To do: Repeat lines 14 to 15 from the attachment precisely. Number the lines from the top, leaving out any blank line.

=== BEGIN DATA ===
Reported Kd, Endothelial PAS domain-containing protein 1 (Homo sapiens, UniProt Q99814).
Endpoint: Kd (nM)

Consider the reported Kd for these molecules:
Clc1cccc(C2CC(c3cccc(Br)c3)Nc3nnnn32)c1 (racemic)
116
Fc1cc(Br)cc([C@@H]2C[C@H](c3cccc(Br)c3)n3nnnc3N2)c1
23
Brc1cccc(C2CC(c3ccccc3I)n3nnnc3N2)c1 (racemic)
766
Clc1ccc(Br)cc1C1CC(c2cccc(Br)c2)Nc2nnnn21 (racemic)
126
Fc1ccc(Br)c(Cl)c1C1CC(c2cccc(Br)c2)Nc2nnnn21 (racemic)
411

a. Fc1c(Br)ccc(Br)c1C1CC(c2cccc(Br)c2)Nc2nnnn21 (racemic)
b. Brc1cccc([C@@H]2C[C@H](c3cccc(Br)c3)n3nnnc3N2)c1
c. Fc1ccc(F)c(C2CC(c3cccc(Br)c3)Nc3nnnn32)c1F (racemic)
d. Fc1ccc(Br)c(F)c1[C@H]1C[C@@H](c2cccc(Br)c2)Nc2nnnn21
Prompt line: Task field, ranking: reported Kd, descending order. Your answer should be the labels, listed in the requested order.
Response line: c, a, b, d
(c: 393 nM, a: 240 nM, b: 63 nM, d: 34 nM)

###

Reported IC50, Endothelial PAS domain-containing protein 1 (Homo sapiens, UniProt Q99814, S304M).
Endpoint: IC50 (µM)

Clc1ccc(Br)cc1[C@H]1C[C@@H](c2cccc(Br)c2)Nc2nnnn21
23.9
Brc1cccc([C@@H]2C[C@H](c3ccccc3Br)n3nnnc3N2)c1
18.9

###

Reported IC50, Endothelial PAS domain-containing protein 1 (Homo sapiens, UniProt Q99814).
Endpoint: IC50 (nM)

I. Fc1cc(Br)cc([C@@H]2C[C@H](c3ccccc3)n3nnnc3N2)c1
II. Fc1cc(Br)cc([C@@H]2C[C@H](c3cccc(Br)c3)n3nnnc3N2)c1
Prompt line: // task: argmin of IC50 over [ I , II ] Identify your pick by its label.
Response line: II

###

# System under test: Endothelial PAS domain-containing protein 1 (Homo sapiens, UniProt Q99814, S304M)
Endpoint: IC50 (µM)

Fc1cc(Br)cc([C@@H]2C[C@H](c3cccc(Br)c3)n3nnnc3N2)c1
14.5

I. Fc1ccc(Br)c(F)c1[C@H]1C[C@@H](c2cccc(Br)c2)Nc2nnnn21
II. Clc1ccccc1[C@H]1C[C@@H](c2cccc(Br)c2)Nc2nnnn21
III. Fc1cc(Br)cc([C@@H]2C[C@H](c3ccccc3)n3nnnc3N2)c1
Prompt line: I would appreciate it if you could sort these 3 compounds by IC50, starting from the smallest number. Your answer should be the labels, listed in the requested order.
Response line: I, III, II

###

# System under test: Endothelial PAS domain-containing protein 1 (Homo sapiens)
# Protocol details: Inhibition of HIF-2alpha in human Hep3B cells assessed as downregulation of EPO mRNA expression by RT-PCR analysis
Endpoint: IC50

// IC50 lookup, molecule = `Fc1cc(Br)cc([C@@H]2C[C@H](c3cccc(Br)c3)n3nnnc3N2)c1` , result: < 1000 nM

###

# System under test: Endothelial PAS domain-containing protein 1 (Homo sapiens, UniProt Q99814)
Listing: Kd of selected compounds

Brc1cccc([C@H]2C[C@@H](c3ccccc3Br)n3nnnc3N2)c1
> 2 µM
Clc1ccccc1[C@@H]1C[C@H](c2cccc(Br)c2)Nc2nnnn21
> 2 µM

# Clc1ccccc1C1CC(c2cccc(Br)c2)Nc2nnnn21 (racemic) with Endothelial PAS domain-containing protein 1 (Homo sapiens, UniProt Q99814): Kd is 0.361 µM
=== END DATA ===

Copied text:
a. Fc1c(Br)ccc(Br)c1C1CC(c2cccc(Br)c2)Nc2nnnn21 (racemic)
b. Brc1cccc([C@@H]2C[C@H](c3cccc(Br)c3)n3nnnc3N2)c1